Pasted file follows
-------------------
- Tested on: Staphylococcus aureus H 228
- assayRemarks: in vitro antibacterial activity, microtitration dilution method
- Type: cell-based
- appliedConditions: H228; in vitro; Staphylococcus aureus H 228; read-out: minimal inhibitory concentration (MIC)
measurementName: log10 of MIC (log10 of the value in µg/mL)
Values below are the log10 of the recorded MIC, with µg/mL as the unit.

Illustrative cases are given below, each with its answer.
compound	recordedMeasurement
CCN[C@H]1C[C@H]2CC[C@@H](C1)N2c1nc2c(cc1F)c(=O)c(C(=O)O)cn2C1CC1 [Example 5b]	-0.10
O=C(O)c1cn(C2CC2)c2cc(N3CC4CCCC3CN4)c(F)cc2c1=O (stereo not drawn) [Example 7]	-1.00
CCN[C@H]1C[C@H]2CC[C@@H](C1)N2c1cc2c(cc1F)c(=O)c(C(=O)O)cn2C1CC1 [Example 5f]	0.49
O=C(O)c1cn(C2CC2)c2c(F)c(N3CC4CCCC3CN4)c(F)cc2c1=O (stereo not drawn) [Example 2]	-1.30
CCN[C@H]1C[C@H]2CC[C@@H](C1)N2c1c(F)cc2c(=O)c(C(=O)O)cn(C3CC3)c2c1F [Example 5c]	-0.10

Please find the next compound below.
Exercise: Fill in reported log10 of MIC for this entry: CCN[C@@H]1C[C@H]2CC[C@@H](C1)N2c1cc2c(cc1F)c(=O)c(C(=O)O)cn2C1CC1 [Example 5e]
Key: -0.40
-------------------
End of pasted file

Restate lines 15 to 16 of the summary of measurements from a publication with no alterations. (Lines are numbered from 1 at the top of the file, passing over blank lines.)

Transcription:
Exercise: Fill in reported log10 of MIC for this entry: CCN[C@@H]1C[C@H]2CC[C@@H](C1)N2c1cc2c(cc1F)c(=O)c(C(=O)O)cn2C1CC1 [Example 5e]
Key: -0.40